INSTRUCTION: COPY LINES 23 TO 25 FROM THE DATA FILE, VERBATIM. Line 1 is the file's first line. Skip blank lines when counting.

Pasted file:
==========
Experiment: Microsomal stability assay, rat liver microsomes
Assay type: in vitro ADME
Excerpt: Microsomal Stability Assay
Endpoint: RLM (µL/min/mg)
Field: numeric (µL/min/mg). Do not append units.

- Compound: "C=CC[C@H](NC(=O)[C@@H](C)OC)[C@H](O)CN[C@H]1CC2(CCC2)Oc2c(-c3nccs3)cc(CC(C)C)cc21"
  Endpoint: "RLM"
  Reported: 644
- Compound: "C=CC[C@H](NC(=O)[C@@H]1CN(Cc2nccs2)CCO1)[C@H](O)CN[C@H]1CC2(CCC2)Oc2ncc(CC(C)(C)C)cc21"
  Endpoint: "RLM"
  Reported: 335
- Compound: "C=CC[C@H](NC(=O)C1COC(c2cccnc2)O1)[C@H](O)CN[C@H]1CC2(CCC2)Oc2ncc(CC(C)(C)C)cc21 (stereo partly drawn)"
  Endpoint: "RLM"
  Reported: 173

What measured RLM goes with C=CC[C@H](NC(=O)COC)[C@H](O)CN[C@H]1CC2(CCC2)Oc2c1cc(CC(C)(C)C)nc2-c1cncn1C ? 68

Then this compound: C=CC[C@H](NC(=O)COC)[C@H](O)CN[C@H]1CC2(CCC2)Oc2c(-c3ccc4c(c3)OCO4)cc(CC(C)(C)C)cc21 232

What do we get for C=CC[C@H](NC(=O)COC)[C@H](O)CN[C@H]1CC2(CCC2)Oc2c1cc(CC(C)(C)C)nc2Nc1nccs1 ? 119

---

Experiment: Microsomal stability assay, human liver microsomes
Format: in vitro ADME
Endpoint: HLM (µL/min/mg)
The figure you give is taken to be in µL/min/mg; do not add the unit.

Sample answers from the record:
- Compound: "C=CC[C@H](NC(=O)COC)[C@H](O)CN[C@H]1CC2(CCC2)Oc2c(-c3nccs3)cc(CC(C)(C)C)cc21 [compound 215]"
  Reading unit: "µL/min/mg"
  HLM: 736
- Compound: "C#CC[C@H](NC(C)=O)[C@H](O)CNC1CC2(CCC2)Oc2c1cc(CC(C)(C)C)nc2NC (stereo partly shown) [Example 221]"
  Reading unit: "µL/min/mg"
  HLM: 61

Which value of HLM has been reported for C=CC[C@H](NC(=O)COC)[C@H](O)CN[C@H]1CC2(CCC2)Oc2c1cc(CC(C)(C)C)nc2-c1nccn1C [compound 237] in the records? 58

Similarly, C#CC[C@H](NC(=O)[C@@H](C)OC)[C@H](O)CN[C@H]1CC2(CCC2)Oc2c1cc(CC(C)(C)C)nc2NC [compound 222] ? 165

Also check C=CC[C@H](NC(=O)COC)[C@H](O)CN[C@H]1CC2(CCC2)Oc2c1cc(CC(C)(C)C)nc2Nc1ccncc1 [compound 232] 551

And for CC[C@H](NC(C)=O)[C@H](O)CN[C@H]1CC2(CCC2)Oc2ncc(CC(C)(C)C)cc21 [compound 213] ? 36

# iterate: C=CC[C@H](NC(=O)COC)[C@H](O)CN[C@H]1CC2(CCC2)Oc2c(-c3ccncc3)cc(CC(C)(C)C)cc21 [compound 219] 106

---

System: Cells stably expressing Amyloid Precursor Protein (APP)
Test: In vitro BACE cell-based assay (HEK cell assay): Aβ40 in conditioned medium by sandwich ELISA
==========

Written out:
Sample answers from the record:
- Compound: "C=CC[C@H](NC(=O)COC)[C@H](O)CN[C@H]1CC2(CCC2)Oc2c(-c3nccs3)cc(CC(C)(C)C)cc21 [compound 215]"
  Reading unit: "µL/min/mg"